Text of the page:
Taking Root

Taking Root : Human Rights and Public Opinion in the Global South

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Description

Human rights organizations have grown exponentially across the globe, particularly in the global South, and the term human rights is now common parlance among politicians and civil society activists. As international donors pour money into global human rights promotion, some governments, scholars, activists, and other critics fear a subtle, Western-led campaign for political, economic, and cultural domination.

While debates about human rights are waged in elite circles, what do publics in the global South think about human rights ideas and the organizations that promote them? Drawing on large-scale public opinion surveys and interview with human rights practioners in India, Mexico, Morocco, and Nigeria, Taking Root finds that most people are in fact broadly supportive of human rights discourse, trust local human rights groups, and do not view human rights as a tool of foreign powers.
Pro-human rights constituencies also tend to be highly skeptical of the U.S. government, multinational corporations, and their own governments. However, this general public support for human rights isn't grounded in strong commitments of public engagement, money, or local ties to the human rights sector. Publics in
the global South do donate to charitable causes and organizations, but rarely give to local rights groups. Rights organizations instead seek aid from foreign sources, an increasingly untenable strategy as foreign aid to civil society declines. The book also describes the complex relations between religiosity and support for human rights as faith communities, worldviews, and traditions strongly influence the public's views of human rights, but often in contradictory ways.

As the most informative and comprehensive account available of public perceptions of human rights across several regions of the world, Taking Root will challenge a number of accepted truths held by human rights supporters and skeptics alike.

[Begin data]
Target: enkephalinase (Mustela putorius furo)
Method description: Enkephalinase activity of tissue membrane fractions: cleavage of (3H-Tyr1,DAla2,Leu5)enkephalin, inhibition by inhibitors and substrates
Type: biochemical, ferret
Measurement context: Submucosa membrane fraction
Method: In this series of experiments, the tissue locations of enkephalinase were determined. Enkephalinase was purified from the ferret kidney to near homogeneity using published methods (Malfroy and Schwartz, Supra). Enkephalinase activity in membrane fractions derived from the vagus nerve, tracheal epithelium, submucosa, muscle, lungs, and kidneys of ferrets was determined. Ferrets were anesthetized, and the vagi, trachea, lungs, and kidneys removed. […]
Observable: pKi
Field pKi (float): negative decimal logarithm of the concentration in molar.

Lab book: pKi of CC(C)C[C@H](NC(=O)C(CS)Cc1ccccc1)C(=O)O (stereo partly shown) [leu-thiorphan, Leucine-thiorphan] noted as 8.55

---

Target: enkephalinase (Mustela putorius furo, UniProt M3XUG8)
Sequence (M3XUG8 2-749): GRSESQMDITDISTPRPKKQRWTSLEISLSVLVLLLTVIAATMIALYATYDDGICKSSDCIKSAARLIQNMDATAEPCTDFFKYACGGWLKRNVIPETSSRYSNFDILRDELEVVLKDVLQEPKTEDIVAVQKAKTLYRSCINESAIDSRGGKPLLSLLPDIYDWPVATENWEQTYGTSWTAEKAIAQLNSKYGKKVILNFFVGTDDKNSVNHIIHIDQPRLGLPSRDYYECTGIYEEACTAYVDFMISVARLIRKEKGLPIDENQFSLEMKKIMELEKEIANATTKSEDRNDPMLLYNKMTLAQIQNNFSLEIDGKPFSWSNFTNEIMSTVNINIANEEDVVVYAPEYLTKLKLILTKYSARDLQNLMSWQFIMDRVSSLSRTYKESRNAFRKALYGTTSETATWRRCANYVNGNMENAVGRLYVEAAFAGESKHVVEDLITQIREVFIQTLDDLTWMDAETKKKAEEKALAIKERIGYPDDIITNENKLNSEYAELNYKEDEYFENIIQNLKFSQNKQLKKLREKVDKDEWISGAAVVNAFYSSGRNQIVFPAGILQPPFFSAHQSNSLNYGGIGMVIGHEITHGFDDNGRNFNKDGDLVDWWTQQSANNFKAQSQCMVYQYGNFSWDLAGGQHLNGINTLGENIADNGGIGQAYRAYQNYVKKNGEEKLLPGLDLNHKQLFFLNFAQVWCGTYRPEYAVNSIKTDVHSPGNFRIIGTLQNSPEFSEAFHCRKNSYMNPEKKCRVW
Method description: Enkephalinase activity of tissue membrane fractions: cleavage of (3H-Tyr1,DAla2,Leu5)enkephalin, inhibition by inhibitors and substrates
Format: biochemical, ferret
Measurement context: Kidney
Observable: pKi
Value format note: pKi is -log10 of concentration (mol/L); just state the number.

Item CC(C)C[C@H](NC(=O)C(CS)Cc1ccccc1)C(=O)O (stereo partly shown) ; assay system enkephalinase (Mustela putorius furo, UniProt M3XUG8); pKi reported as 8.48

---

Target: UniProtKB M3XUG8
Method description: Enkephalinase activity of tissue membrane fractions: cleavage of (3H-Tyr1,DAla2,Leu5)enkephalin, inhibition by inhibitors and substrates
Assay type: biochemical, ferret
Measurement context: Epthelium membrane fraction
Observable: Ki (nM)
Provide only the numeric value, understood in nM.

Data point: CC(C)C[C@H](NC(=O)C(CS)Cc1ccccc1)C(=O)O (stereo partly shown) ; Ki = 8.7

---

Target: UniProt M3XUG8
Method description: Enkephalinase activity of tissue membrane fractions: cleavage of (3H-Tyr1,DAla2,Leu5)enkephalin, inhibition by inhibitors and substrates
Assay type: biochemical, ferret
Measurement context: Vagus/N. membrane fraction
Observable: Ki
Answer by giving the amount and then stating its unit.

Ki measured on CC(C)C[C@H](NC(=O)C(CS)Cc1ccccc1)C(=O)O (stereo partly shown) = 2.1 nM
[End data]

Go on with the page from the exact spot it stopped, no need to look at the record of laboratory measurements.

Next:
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Product details

  • Hardback | 270 pages
  • 148 x 217 x 19mm | 412g
  • New York, United States
  • English
  • 22 b/w illus.
  • 0199975043
  • 9780199975044

Table of contents

Preface
Chapter 1: Public Opinion and Human Rights
Chapter 2: Reach: Human Rights Exposure and Engagement
Chapter 3: Reputation: Human Rights Meanings and Trust
Chapter 4: Resources: Universal Values, Foreign Money
Chapter 5: Religion: Human Rights Ally and Rival
Chapter 6: Cautious Optimism
Appendix A: Data & Methods
Appendix B: Regression Tables
Notes
References
Index
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Review quote

"Taking Root should be required reading for every human rights scholar and activist. In response to so many conflicting claims about what people in the global South think about human rights, Ron, Golden, Crow and Pandya present answers based on hundreds of qualitative interviews and thousands of randomized survey responses by ordinary people in Mexico, India, Morocco, and Nigeria. The findings about how these individuals actually perceive human rights ideas and institutions are eye-opening, challenging much of the received wisdom in the field."
--Kathryn Sikkink, Carol K. Pforzheimer Professor, Harvard University


"This is a rigorous, relevant, and exemplary study of popular attitudes toward local human rights organizations. Ron and his collaborators brilliantly analyze the chances of forging common cause with religious minorities, believers distrustful of their own religious institutions, and even establishment religious circles, where the surveys show that increased contact pays off. They provide nothing less than the strategic road map for rights advocacy in the coming decades."
--Jack Snyder, Columbia University


"Little is known of why people support human rights, particularly in the developing world. Taking Root begins to fill that gap. It offers the most complete study yet of popular views on human rights and the steps that human rights groups can take to build popular support. It is essential reading for those seeking to reinforce human rights values in the face of the populist threat."
--Kenneth Roth, Executive Director, Human Rights Watch


"Taking Root is the most comprehensive account available of public perceptions of human rights across several regions of the world, yielding insights and hypotheses that will have a dramatic impact on the work of advocates and scholars. A unique treasure trove of myth-busting data and analysis, no-one who works on human rights can afford to be without it."
--Stephen Hopgood, Professor of International Relations, SOAS, University of London
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About James Ron

James Ron is Harold E. Stassen Chair of International Affairs at the University of Minnesota.
Shannon Golden is a Research Assosicate at the Center for Victims of Torture in St. Paul, Minnesota.
David Crow is Assistant Professor in the Department of International Studies at CIDE in Mexico City.
Archana Pandya is Managing Editor at openGlobalRights.
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